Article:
Court Rejects Right to Assisted Suicide

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In a unanimous decision June 26 the U.S. Supreme Court upheld state laws forbidding doctor-assisted euthanasia. "In almost every state, indeed, in almost every Western democracy, it is a crime to assist a suicide," Chief Justice William Rehnquist wrote in the court's opinion. "The states' assisted-suicide bans are not innovations. Rather they are longstanding expressions of states' commitment to the protection and preservation of human life."

In its decision the court upheld laws in Washington and New York states--overturned by lower federal courts--that make it a crime for doctors to give life-ending drugs to mentally competent but terminally ill patients who no longer want to live. "The history of the law's treatment of assisted suicide in this country has been and continues to be one of the rejection of nearly all efforts to permit it," Rehnquist argued. "That being the case, our decisions lead us to conclude that the asserted `right' to assistance in committing suicide is not a fundamental liberty interest protected by the due-process clause" of the Constitution.

Three justices, Sandra Day O'Connor, John Paul Stevens and David H. Souter, each wrote a separate concurring opinion, with Souter suggesting that he could change his mind if Congress or state legislatures enacted laws allowing assisted suicide. "While I do not decide for all time that [the] claim [to a constitutional right] should not be recognized, I acknowledge the legislative institutional competence as the better one to deal with that claim at this time," Souter wrote.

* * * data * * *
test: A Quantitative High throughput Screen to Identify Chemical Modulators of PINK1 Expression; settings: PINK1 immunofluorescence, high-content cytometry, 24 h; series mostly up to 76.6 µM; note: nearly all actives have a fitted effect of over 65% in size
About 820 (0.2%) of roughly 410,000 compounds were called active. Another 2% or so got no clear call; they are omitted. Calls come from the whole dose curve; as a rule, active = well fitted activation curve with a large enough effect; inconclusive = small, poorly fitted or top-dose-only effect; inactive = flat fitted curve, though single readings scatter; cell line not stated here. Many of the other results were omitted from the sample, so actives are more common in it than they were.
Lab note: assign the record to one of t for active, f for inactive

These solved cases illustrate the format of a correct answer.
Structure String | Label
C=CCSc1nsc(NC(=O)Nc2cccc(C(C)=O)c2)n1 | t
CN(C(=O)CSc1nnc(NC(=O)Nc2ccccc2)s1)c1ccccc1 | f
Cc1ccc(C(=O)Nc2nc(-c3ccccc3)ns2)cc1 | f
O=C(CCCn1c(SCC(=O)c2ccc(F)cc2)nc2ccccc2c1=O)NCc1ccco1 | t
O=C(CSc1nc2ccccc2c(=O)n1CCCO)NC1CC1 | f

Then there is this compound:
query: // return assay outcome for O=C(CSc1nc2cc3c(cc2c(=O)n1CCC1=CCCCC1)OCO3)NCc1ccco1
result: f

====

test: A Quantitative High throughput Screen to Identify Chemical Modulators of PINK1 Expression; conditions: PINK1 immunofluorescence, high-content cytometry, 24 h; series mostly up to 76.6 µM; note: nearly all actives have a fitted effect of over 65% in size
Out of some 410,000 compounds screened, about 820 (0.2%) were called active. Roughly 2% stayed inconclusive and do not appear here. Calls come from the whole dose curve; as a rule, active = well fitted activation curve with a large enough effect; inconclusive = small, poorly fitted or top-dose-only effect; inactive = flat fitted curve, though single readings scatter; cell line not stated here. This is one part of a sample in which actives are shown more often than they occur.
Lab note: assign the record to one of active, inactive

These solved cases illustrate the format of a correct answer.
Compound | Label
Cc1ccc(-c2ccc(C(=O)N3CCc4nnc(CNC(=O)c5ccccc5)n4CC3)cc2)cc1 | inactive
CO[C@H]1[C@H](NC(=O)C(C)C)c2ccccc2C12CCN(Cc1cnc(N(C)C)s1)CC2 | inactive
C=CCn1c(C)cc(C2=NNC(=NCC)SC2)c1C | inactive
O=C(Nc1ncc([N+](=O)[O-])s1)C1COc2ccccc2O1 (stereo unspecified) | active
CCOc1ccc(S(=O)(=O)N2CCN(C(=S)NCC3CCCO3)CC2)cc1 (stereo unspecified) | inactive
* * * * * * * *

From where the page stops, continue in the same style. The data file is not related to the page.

The case had been closely watched by the religious community, the medical profession and legal experts, with most religious leaders urging the court to maintain the ban. Many of them had filed friend-of-the-court briefs urging the justices to find the New York and Washington laws constitutional. "The Supreme Court displayed wisdom and restraint today by upholding state laws that protected terminally ill patients from those who would offer to `assist' their suicides," stated Roman Catholic Cardinal Bernard Law of Boston. "The court's ruling is consonant with two centuries of legal tradition, and over 20 centuries of moral wisdom recognizing that healers must not be agents of death," Law added.

Also on June 26 the court ruled that Congress violated free-speech rights when it passed the Communications Decency Act to protect children from pornography on the Internet. In a 7-2 decision--the court's first in the realm of cyberspace--the justices ruled that portions of the act violated the freespeech rights of Americans. The two dissenting justices, Chief Justice William H. …